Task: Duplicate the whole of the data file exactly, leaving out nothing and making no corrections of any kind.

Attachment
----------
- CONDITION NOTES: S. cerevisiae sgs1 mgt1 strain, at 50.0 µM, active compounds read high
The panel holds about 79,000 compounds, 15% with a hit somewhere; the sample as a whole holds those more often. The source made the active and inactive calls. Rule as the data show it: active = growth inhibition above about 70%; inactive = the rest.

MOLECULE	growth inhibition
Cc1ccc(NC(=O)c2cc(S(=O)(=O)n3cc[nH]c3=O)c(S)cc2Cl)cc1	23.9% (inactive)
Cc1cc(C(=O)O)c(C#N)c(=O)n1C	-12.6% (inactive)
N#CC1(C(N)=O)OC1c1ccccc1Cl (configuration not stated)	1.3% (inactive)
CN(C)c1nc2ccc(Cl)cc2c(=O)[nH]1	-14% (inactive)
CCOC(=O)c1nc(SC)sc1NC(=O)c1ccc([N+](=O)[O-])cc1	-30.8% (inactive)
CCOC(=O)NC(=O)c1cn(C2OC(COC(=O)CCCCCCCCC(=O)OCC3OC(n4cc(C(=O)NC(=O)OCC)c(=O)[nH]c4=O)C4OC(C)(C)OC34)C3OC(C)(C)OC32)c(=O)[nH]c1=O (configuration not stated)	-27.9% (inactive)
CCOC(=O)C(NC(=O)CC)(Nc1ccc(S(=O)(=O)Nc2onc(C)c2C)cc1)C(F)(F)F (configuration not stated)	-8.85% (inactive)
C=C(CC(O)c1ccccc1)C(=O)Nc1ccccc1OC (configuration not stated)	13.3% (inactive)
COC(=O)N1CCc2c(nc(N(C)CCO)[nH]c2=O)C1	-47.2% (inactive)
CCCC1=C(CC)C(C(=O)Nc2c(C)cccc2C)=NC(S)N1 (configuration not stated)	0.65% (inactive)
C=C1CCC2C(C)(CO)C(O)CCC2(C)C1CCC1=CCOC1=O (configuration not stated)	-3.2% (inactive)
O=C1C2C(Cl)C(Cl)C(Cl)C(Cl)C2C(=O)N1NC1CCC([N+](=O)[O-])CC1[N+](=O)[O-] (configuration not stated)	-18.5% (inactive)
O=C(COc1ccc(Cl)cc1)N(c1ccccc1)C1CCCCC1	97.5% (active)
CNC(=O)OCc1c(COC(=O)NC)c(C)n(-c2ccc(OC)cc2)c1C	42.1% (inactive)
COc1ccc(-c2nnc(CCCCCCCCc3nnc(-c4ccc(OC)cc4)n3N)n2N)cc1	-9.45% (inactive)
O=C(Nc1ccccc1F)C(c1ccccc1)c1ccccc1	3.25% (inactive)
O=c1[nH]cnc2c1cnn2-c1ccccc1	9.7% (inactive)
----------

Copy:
- CONDITION NOTES: S. cerevisiae sgs1 mgt1 strain, at 50.0 µM, active compounds read high
The panel holds about 79,000 compounds, 15% with a hit somewhere; the sample as a whole holds those more often. The source made the active and inactive calls. Rule as the data show it: active = growth inhibition above about 70%; inactive = the rest.

MOLECULE	growth inhibition
Cc1ccc(NC(=O)c2cc(S(=O)(=O)n3cc[nH]c3=O)c(S)cc2Cl)cc1	23.9% (inactive)
Cc1cc(C(=O)O)c(C#N)c(=O)n1C	-12.6% (inactive)
N#CC1(C(N)=O)OC1c1ccccc1Cl (configuration not stated)	1.3% (inactive)
CN(C)c1nc2ccc(Cl)cc2c(=O)[nH]1	-14% (inactive)
CCOC(=O)c1nc(SC)sc1NC(=O)c1ccc([N+](=O)[O-])cc1	-30.8% (inactive)
CCOC(=O)NC(=O)c1cn(C2OC(COC(=O)CCCCCCCCC(=O)OCC3OC(n4cc(C(=O)NC(=O)OCC)c(=O)[nH]c4=O)C4OC(C)(C)OC34)C3OC(C)(C)OC32)c(=O)[nH]c1=O (configuration not stated)	-27.9% (inactive)
CCOC(=O)C(NC(=O)CC)(Nc1ccc(S(=O)(=O)Nc2onc(C)c2C)cc1)C(F)(F)F (configuration not stated)	-8.85% (inactive)
C=C(CC(O)c1ccccc1)C(=O)Nc1ccccc1OC (configuration not stated)	13.3% (inactive)
COC(=O)N1CCc2c(nc(N(C)CCO)[nH]c2=O)C1	-47.2% (inactive)
CCCC1=C(CC)C(C(=O)Nc2c(C)cccc2C)=NC(S)N1 (configuration not stated)	0.65% (inactive)
C=C1CCC2C(C)(CO)C(O)CCC2(C)C1CCC1=CCOC1=O (configuration not stated)	-3.2% (inactive)
O=C1C2C(Cl)C(Cl)C(Cl)C(Cl)C2C(=O)N1NC1CCC([N+](=O)[O-])CC1[N+](=O)[O-] (configuration not stated)	-18.5% (inactive)
O=C(COc1ccc(Cl)cc1)N(c1ccccc1)C1CCCCC1	97.5% (active)
CNC(=O)OCc1c(COC(=O)NC)c(C)n(-c2ccc(OC)cc2)c1C	42.1% (inactive)
COc1ccc(-c2nnc(CCCCCCCCc3nnc(-c4ccc(OC)cc4)n3N)n2N)cc1	-9.45% (inactive)
O=C(Nc1ccccc1F)C(c1ccccc1)c1ccccc1	3.25% (inactive)
O=c1[nH]cnc2c1cnn2-c1ccccc1	9.7% (inactive)